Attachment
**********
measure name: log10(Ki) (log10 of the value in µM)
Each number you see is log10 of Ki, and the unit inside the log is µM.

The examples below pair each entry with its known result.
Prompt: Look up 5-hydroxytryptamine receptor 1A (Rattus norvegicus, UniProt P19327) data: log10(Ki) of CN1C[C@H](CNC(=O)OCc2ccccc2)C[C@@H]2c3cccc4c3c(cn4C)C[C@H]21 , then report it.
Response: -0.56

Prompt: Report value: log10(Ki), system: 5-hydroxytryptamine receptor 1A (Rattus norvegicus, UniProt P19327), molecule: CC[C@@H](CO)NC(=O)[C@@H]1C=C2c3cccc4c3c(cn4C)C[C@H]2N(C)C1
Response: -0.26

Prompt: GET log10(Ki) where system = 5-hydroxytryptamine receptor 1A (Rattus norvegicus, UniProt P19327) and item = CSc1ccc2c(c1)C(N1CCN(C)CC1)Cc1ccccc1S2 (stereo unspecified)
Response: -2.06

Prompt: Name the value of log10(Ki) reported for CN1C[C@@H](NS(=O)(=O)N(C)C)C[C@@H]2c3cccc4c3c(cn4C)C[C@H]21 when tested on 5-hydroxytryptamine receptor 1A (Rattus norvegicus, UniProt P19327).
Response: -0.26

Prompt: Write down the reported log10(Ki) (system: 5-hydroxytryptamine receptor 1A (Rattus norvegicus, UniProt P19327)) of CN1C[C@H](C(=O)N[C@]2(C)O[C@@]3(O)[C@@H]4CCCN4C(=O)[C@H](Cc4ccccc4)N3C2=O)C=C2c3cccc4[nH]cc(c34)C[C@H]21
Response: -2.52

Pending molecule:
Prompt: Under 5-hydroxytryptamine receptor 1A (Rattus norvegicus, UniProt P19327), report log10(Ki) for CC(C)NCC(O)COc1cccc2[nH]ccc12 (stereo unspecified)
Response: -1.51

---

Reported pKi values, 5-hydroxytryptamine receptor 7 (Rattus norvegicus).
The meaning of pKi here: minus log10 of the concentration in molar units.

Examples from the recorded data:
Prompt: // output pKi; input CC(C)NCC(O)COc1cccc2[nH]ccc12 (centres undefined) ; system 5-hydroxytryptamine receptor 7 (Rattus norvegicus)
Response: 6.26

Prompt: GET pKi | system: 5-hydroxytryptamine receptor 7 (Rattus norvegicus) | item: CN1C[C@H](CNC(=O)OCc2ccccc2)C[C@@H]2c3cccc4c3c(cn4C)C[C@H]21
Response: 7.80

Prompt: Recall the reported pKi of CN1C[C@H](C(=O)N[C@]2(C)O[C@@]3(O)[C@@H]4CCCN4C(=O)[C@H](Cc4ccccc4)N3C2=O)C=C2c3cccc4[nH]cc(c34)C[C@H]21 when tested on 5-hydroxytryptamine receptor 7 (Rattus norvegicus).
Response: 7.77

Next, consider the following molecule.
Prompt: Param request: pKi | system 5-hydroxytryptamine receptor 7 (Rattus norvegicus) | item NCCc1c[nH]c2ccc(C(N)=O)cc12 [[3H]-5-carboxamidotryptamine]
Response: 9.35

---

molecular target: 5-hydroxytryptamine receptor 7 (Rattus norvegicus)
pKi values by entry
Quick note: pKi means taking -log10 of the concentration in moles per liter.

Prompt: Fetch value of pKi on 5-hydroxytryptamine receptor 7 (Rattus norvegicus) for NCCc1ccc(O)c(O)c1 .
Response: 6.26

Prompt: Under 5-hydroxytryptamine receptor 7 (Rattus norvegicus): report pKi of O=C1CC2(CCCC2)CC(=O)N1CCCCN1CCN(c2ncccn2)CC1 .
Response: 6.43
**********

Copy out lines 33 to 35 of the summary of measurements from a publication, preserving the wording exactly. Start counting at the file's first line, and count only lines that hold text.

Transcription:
Quick note: pKi means taking -log10 of the concentration in moles per liter.

Prompt: Fetch value of pKi on 5-hydroxytryptamine receptor 7 (Rattus norvegicus) for NCCc1ccc(O)c(O)c1 .
Response: 6.26